FIT 15: Yang & Yin in Balance

fit logo icon 2013Fifteen seems to be the Year of the Woman at FIT, the Festival of Independent Theatres held annually at the Bath House Cultural Center on the shores of White Rock Lake in Dallas. Not complaining — it balances out other heavily testosterone-laden regional offerings. Five of its eight short productions are penned by women: from novice playwrights to respected regional notables and NEA grant and Tony award-winners. Women direct four of the eight, again breaking with national statistics. Nation-wide, theatre’s leadership employment of women may trend reprehensibly behind the times; Dallas gives the yang and yin fair play at FIT:15.index_logo

Reviews of the first four productions, in order of attendance:

like me, written and performed by John Michael. Gay solo artist John Michael claims the work he performs without traditional scripted format “evolves through a process similar to monologists Spalding Gray and Mike Daisey”.  John Michael’s work isn’t derivative or imitative of anybody’s. Every piece that emerges from his hyper-energized imagination unfolds with more clarity, originality and cohesiveness than the previous one. like me focuses more on identity and communication, less on hooking up for gay sex, than earlier solo shows. john michael smallIt’s tamer than previous offerings, a bit more reflective than experiential. Still, at the Sunday 6/2-matinee performance, he drove away a pair of 20 something men and a trio of grey-haired patrons with his wisecracks and entendres. What would they have thought of his last show, John Michael and the Order of the Penix? Homophobia… there should be a vaccine for that. Donny Covington’s reserved direction keeps John Michael working across a well-defined arc, without too many surprise side excursions. Hope they continue the productive relationship.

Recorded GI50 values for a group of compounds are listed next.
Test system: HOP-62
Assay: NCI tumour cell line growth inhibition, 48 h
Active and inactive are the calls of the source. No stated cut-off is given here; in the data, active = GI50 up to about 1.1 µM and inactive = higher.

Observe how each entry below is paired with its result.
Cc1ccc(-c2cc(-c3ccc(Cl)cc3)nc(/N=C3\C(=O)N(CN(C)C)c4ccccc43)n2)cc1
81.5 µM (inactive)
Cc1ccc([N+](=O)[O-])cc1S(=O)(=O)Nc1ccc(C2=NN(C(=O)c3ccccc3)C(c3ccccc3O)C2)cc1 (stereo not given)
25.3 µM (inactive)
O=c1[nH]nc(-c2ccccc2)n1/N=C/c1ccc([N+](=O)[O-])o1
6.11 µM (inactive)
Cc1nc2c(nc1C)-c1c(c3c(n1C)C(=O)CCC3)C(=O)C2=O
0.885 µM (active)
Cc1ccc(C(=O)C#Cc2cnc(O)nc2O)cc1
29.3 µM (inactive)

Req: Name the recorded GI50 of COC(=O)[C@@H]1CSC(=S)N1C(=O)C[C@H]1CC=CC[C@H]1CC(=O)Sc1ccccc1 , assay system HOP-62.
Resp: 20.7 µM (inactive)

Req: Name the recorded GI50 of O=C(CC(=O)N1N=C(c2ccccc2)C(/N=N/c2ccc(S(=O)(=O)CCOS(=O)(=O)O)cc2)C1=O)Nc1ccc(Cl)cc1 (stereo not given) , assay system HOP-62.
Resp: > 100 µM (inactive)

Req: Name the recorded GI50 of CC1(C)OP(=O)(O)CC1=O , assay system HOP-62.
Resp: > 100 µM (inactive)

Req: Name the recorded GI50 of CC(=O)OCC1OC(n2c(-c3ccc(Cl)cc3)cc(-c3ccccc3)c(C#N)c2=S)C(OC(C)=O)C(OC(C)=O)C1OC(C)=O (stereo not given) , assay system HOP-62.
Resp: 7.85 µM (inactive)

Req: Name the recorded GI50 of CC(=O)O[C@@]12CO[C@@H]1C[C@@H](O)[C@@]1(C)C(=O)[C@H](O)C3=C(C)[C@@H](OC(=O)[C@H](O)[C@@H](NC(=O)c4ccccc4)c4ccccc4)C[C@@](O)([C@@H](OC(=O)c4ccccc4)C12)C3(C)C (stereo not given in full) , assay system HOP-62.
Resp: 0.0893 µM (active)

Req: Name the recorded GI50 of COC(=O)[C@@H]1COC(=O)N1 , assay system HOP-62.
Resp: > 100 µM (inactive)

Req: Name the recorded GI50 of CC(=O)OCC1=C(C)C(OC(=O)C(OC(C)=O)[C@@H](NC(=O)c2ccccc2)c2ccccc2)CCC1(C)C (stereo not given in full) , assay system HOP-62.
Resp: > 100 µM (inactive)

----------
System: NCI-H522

Lydie Marland in the Afterlife: Isabella Russell-Ides persists as one of the most expressive, evocative and routinely ignored playwrights in our N. Texas region’s ‘money and prestige’ theater circles. She pens unique, stage-worthy, critically acclaimed entertainments like Leonard’s Car, Coco & Gigi and Cenote that feature fascinating characters, vivid language and imagery and sustainable sustenance for the soul and mind. WingSpan Theatre produces her newest work Lydie Marland in the Afterlife at FIT:15 with attention to detail and artistic focus one might expect to see lavished on a full-length professional production, maybe not on a 50-minute one-act on a rotating double bill at a summer festival. Result? Quite the pay-off. Director and WingSpan’s Producing Artistic Director Susan Sargeant casts the competing roles of Old and Young Lydie with two of the strongest actresses in the region, Cindy Mayfield Dobbs and Catherine D. DuBord, utilizing their comprehensive talents and skills to best advantage. WingspanBoth develop an aura of otherworldly mystery and intrigue while drawing the audience into the tragic overlay of the real life story of this eccentric woman, first the adopted daughter then the indulged, younger wife of wealthy Oklahoma oil tycoon E.W.Marland and, older, as a nearly homeless “bag lady”, floating on the seedy fringes of thrift store existence. Photo projections of the actual Marland Mansion in Ponca City, Oklahoma, flash on an upstage screen, while the recently deceased older Lydie relives her life as she sips Dubonnet from a crystal goblet, haunted by the combative, ethereal, goddess-like younger Lydie. Creepy, but way cool. Costumes by Barbara C. Cox capture the horrifying essence of the dual portrayal with painful contrast. Simple set design by Rodney Dobbs conveys just enough reality to give concrete basis to Russell-Ides’ fantastical construct. Lowell Sargeant photo. Visit www.marlandmansion.com for the whole story.